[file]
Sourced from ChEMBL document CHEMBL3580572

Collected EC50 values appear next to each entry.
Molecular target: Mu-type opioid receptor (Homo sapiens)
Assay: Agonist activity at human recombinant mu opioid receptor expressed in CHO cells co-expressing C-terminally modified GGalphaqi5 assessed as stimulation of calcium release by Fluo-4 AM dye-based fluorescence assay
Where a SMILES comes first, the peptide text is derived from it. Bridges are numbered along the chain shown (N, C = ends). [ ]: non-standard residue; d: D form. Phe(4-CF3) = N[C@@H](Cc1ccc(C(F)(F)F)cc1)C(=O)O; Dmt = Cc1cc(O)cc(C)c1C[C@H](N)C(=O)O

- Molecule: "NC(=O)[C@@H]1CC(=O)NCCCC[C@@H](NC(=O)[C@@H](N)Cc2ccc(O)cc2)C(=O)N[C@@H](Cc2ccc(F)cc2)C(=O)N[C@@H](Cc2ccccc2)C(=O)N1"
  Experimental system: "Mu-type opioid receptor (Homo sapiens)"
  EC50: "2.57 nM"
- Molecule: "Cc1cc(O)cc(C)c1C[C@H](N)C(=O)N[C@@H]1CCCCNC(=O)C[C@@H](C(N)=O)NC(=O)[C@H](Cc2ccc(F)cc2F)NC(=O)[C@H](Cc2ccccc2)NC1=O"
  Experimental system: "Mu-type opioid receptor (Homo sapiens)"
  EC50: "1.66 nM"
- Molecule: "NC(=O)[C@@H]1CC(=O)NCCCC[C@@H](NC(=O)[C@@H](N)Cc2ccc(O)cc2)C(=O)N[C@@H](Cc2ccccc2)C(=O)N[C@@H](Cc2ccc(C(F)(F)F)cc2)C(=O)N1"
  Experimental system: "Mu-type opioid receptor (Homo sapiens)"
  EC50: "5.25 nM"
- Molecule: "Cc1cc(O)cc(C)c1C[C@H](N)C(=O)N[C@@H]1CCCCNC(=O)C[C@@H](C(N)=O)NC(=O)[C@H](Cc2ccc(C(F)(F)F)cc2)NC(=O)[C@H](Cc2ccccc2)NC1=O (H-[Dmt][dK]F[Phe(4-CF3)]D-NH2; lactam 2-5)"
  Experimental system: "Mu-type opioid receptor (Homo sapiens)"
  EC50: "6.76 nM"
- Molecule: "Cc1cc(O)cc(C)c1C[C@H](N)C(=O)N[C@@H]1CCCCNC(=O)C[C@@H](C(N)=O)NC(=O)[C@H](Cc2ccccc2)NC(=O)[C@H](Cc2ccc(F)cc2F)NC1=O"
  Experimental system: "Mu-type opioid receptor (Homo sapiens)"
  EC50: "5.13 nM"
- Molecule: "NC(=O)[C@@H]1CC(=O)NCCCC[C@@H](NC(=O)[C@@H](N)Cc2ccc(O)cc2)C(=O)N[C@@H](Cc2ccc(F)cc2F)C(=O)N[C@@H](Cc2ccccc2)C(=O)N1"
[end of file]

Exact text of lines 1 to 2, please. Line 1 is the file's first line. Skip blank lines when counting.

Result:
Sourced from ChEMBL document CHEMBL3580572

Collected EC50 values appear next to each entry.